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Ce n'est pas vrai: Yes, it can be true with École Bilingue

Ecole Bilingue (Photo courtesy of: École Bilingue)

Often when the last day of school hits, kids are running for the doors with the word "freedom" on their lips. The students at École Bilingue de la Nouvelle-Orléans, however, have been signing up for the school's summer camps so that they can continue their French education no matter what the season.

Established in 1998, École Bilingue has added more classes due to the demand for a French immersion program, and they continue to seek out more French accreditations from the French Ministry of Education. They earned their first accreditation from the French Ministry of Education in 2005 for their Maternelle classes and earned further accreditation for different cycles or grade levels over the last several years. They continue to pursue additional affiliations and partnerships as well as accreditation through the National Association of Independent Schools (NAIS). Recognition from these official agencies show École Bilingue's ability to give their students careful implementation of educational guidelines with a strong foundation in French culture, a nurturing environment where children are able to embrace their own individuality while being pushed academically to do their best, and unique opportunities and experiences that further their mission to create responsible global citizens. From its inception, École Bilingue has focused on outreach, and by adding classes and expanding their current programs, the school continues to run strong with classes that begin with students as young as 18 months and up to students in the 8th grade.

Beginning with full immersion (a.k.a. French-only in the classroom), the students are surrounded by French language and culture. "By hearing the language and by seeing it through the different activities they're doing, [the students] are learning in all the different ways that children will learn, and it's a natural approach--just like they would learn at home with a parent," Courtney Kloor, Director of Admissions at École Bilingue, explains. She herself does not speak French, but she has enrolled all of her children in École Bilingue due to many factors, including the French connection we have right here in Louisiana.

When explorer René-Robert Cavelier, Sieur de la Salle landed on Louisiana, he knew it had that certain je ne sais quoi. We get it, René, we love this place too, and we often can't explain why. His passion for Louisiana led to him naming the place after King Louis XIV, and we were under French control from 1682 to 1762 and 1802 (nominally) to 1803. We all see the remnants of that history when we walk through the city--whether it be the French colonial architecture (think Ursuline Convent) and the French cottages in the French Quarter or all those signs that say "Geaux Saints" (okay, maybe not that one). We have a vibrant love for all things French in New Orleans, and École Bilingue embraces that adoration and respect. "Our program helps keep that linguistic and culture alive," Kloor says, as we talk about the various learning and activities the students complete during the academic year and at the summer camps.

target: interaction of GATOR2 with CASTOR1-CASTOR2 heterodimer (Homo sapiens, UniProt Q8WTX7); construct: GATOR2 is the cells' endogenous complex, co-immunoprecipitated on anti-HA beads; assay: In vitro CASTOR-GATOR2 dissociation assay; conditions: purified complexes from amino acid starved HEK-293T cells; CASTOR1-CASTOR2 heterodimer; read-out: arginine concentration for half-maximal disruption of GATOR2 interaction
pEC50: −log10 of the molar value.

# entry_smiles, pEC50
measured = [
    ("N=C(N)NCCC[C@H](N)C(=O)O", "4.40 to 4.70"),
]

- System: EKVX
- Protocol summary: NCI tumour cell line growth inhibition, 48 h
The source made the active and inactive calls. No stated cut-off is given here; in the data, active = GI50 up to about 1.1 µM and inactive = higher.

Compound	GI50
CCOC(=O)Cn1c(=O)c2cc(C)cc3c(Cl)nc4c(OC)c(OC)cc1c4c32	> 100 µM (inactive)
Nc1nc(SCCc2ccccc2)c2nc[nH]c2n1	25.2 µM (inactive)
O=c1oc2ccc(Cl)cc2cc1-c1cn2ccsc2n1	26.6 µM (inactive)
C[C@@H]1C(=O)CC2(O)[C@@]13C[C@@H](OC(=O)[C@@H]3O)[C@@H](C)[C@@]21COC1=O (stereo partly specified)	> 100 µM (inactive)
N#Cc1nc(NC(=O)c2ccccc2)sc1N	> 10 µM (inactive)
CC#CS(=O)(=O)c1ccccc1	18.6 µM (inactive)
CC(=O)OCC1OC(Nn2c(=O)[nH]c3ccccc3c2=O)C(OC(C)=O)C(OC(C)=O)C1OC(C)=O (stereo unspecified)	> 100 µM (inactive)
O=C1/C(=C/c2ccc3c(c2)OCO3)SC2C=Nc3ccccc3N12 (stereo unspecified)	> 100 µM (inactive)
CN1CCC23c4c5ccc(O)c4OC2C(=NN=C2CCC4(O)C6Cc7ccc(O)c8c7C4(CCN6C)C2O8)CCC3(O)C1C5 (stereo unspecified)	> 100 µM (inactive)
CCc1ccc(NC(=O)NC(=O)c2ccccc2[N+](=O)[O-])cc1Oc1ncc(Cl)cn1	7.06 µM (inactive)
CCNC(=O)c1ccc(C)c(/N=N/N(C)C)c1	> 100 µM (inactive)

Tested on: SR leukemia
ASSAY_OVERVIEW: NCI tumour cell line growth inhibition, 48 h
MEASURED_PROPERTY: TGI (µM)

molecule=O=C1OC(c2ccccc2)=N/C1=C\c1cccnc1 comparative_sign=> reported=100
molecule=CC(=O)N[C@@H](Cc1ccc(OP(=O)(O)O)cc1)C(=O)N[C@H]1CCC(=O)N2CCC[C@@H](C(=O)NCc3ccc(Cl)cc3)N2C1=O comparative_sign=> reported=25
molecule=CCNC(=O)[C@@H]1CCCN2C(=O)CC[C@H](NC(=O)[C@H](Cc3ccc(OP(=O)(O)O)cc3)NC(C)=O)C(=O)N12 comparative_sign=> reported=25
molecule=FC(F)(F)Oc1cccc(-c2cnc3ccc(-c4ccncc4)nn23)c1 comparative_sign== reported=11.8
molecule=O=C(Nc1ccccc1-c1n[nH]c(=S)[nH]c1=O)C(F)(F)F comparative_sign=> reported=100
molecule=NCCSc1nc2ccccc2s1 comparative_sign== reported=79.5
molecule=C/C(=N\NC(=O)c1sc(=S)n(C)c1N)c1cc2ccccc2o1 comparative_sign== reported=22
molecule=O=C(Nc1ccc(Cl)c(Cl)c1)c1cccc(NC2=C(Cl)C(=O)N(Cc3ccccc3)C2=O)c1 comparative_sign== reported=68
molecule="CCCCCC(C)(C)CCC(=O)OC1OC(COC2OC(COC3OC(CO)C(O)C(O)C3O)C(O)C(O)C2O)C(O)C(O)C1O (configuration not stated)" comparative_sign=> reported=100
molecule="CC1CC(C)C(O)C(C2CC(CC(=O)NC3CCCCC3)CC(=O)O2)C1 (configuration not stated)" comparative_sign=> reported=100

Courtney Kloor, Director of Admissions at École Bilingue (Photo courtesy of: École Bilingue)

Of course, the academic year and the summer camps deviate in the details, but both of them always have a strong focus on language and culture at their roots. As Kloor says, "The summer program, it is a little bit more relaxed. There is not a French proficiency needed for the students that are a little older that come into the program... for our current students it's a fun way to keep the French up during the summer and for the students coming in that haven't spoken French, it's a fantastic way for them to start creating that foundation." A large part of language learning is based in physical movement. The brain remembers the word for ball (ballon) much better when it is heard, seen, and kicked; therefore, these students get the added benefit of play being part of their education during these summer programs.

École Bilingue aims at having a highly inclusive environment that welcomes everyone because...well, languages can be intimidating. Kloor says her not being fluent in French relaxes a lot of parents and students because they see her as part of the school even though she is not speaking French the moment they walk in the door. Still, she has some favorite sayings; on of them being "Ce n'est pas vrai" (it can't be true).

Those words of disbelief also seem to represent how students and parents feel about the wonderful education given at École Bilingue. For us in New Orleans, we sure are glad it can be true.

 

 

Ecole Bilingue will be having an Open House on October 26 from 4:30 PM until 6:30 PM. They also have their annual Fête Française street festival that is open to the public and celebrates everything French in New Orleans.  The festival is held in March each year, and you can find out more details about the festival, the school, and their enrollment process on their website

 

 

 

Kelley Crawford is a professor, writer, mentor, dancer, and constant questioner. If you would like to contact Kelley Crawford, you can email her at kelley@nolavie.com.